Start Here

The most useful professional development (PD) I’ve had over these past 10 years in education has been from presentations, workshops, and blogs that have given me a “start here.” It’s usually in the form of someone figuring out a really effective way to do something, then putting it into some kind of ready-to-go format, whether that’s a packaged method, or list of steps. The “start here” works because it’s the culmination of trial, error, and revision. The “start here” works because it represents the essential. When I’ve used someone else’s “start here,” it’s been really effective. Naturally, there’s adaptation and I’ve been able to put my own spin on things, but only after I’ve implemented whatever was presented to me. So what’s the problem?

Some teachers begin to change the “start here” right away.

For example, if I share a cocktail recipe with you called “The Lance Drink,” and upon seeing .25oz Sfumato in the ingredients you decide to just leave it out, you haven’t actually made The Lance Drink. You’ve certainly made a cocktail. It’s close, but something else. You’ve mixed together ingredients of which the outcome is unknown…and there’s a good chance it might not turn out very good. Let’s say you love vodka. It’s in every cocktail you make, no matter what. When I give you my recipe, you sub vodka for The Lance Drink’s rye base. Why? That’s what you’ve always used. It’s what you’ve always done. So you mix…you sip…but you immediately spit it out because vodka is a horrible combination with the other ingredients. You might even say “gee, this Lance Drink isn’t so great.”

Teaching is a bit like that.

Instead of going with something tried and true, teachers tend to hold onto stuff that just doesn’t mix, not giving the “start here” a real chance. Sometimes, they might go as far as to claim that the “start here” doesn’t work (or whatever), mischaracterizing whatever was presented to them. In the worst of cases, other teachers that never got the original “start here” just listen to the ones who changed something right away, and shun the changed version before they can try the original, effective one.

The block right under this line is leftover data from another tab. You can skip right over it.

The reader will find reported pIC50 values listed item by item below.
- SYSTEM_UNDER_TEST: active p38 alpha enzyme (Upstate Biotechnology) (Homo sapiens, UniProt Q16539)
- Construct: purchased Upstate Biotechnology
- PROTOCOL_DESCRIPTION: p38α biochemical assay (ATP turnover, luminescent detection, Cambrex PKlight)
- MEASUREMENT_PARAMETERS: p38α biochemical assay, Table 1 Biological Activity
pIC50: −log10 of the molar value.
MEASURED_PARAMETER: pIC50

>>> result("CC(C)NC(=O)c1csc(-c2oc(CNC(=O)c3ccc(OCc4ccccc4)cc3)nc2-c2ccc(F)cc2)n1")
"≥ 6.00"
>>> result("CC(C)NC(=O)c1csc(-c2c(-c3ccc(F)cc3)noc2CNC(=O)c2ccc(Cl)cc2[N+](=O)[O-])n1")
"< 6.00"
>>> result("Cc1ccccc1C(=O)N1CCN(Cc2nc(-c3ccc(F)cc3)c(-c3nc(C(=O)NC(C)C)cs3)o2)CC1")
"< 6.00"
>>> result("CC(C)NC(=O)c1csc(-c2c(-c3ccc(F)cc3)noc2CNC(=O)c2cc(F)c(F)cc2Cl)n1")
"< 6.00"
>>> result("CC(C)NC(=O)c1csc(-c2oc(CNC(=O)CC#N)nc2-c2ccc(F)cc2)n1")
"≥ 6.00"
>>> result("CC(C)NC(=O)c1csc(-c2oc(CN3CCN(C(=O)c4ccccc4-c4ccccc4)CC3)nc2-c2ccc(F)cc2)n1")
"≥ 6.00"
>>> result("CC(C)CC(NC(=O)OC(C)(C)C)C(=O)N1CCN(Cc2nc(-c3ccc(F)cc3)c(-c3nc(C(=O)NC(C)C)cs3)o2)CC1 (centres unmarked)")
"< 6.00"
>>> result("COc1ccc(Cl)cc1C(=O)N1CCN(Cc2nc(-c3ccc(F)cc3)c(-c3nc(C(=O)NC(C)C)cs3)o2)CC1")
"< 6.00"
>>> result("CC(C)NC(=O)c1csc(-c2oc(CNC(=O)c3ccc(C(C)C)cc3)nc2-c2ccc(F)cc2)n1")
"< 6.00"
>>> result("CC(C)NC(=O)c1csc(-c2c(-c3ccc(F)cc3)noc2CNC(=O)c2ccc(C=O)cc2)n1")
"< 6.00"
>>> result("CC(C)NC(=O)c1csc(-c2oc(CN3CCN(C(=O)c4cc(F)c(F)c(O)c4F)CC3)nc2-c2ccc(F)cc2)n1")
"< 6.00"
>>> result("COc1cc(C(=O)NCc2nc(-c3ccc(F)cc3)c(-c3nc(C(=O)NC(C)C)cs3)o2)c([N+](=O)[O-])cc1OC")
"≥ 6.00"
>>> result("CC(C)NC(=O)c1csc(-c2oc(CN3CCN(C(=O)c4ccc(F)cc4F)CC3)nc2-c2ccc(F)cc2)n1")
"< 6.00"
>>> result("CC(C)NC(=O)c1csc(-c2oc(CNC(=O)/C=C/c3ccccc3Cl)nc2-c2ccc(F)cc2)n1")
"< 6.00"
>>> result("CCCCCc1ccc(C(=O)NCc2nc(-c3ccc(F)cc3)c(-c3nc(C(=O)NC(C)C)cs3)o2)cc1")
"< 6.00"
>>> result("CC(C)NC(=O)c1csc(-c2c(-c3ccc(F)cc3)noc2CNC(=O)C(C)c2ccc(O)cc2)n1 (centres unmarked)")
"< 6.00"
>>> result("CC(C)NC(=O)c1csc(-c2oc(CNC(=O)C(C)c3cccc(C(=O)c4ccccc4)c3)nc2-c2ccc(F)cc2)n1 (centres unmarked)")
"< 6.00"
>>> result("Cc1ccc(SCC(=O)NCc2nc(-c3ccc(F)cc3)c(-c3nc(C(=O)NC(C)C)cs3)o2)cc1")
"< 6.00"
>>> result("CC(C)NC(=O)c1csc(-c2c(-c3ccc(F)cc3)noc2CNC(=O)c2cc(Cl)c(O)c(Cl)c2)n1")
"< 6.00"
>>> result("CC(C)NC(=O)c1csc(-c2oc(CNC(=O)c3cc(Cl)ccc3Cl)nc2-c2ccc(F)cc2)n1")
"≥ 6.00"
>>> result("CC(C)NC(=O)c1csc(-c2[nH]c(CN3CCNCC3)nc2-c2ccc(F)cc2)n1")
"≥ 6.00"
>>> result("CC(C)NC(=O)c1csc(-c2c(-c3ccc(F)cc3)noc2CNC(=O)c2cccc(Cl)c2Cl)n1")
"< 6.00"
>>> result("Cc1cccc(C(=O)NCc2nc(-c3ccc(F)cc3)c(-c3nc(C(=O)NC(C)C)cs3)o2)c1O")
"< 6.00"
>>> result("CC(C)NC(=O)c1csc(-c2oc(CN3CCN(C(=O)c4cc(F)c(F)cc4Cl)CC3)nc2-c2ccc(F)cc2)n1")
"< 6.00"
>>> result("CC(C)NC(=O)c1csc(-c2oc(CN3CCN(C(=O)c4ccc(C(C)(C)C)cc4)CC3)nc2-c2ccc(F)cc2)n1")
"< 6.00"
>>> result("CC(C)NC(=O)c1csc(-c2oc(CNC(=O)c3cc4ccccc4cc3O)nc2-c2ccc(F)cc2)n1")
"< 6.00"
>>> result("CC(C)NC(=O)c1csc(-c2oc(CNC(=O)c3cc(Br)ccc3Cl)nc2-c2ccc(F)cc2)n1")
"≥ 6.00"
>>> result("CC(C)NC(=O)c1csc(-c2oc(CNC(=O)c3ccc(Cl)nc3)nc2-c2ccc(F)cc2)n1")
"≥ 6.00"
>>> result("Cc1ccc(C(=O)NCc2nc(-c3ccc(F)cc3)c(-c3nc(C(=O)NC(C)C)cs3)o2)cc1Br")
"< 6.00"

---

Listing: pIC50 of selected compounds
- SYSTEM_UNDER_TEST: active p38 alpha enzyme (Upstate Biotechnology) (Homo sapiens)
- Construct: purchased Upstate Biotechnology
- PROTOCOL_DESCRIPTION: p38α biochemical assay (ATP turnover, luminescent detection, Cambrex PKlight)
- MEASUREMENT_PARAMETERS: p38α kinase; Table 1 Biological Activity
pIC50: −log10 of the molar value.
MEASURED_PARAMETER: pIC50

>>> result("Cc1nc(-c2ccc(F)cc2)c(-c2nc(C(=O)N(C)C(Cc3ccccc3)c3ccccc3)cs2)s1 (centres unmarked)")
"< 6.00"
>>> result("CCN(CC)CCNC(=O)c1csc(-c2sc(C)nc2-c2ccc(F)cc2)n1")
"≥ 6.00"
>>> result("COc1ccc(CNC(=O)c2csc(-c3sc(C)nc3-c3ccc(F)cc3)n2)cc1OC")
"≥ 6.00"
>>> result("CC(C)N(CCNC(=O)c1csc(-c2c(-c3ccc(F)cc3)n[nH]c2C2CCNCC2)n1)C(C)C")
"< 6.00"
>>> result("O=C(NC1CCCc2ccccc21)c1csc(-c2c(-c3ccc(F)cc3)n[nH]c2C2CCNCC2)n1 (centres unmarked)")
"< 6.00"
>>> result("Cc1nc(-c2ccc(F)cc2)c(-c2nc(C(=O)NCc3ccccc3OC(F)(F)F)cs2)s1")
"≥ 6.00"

The next steps—for anyone who works with these teachers—become searching for how to reconcile old principles in the changed version with new ones that the original “start here” was based on. Sometimes there’s no solution. The principles are too conflicting. Sad. Yet it all could’ve been avoided by just taking the “start here” and rolling with it. I’ve actually heard back from teachers who’ve experienced both, mostly when it comes to grading practices. Instead of rolling with the “start here,” they tried some weird combo, thought things didn’t work, then gave up only to revert to old ways. Then, sometime later, they gave things another try—exactly how it was presented—and come to find out they’re all of a sudden embracing the change. Again, it all could’ve been avoided.

So, in sticking with the metaphor, what’s your vodka? Let go of that, and why not give rye a try next time?

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